News last update:6 Aug 2012

Unlocking cow genetics to lower feed costs

By unlocking the genetics of cattle, less feed is needed according to US researchers. Speaking at the University of Missouri Southwest Center's annual Field Day held on Sept. 12 they said it is known that some animals put on more weight than others in the same herd.

To confirm this hypothesis, a study has been set up by the University of Missouri and at Texas A&M. The study started with heifers purchased from the same herd. The animals have been divided into two groups, one that needs more feed to get a pound of gain and the other, which needs less. Both groups look identical but one just needs less food.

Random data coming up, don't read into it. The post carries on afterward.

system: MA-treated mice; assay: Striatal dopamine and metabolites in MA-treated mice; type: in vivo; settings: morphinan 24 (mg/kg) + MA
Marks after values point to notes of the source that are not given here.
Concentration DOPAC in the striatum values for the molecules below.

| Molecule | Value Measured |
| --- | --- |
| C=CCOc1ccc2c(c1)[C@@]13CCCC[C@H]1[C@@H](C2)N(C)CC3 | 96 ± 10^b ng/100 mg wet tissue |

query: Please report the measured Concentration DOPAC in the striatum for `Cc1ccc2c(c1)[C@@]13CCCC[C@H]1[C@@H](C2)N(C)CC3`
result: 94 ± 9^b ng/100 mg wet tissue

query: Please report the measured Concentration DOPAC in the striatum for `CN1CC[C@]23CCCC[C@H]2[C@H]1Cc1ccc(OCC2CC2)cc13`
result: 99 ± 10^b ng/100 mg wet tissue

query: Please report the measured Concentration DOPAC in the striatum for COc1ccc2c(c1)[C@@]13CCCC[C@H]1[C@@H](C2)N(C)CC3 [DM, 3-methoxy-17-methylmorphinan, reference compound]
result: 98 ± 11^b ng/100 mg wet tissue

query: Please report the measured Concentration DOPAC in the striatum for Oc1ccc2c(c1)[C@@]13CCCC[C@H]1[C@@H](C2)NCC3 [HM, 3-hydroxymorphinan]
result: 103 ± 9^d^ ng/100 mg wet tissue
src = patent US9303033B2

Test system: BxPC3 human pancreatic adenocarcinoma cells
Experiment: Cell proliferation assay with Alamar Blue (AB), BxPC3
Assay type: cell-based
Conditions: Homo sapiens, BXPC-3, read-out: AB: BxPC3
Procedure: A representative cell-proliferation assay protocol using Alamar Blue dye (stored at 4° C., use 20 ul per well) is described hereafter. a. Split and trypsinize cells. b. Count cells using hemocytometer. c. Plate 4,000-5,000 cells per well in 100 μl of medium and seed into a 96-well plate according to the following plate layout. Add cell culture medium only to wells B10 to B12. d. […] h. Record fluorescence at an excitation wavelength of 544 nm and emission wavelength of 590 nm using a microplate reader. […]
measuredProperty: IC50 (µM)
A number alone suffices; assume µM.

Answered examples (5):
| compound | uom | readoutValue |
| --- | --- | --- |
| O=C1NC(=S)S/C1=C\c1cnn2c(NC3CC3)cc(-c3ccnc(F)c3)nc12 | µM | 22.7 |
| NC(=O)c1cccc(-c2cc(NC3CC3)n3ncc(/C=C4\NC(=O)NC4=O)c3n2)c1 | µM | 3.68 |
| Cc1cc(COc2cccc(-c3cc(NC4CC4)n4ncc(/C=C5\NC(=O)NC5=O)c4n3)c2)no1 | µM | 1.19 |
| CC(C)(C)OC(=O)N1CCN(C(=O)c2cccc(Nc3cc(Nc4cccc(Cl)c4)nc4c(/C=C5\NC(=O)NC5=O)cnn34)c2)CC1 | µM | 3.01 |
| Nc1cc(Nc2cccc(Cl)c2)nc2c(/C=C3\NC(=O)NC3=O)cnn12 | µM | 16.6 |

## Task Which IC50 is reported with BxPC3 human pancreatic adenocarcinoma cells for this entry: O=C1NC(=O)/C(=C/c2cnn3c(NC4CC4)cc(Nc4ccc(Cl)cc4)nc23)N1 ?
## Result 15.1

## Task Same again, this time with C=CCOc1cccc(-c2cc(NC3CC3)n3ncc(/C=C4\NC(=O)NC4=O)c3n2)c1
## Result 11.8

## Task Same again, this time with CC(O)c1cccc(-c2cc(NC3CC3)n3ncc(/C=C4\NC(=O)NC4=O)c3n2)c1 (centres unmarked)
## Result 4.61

Forage agronomist Rob Kallenbach said breeding those genetics into cattle to make more efficient use of forages could lower winter feed costs by 10 to 30 percent when combined with good pasture management. The study is not tied to any particular cattle breed. "There is as much or more variation between animals within a breed as there is between breeds," he said. On pastures, feed-efficient animals need 15 to 20 percent less forage, he said. Kallenbach also warned producers not to focus all of their attention on any one trait; feed efficiency, for example, has little value if that cow produces little milk.

Related websites:
University of Missouri 
Texas A&M University

[Original Source]

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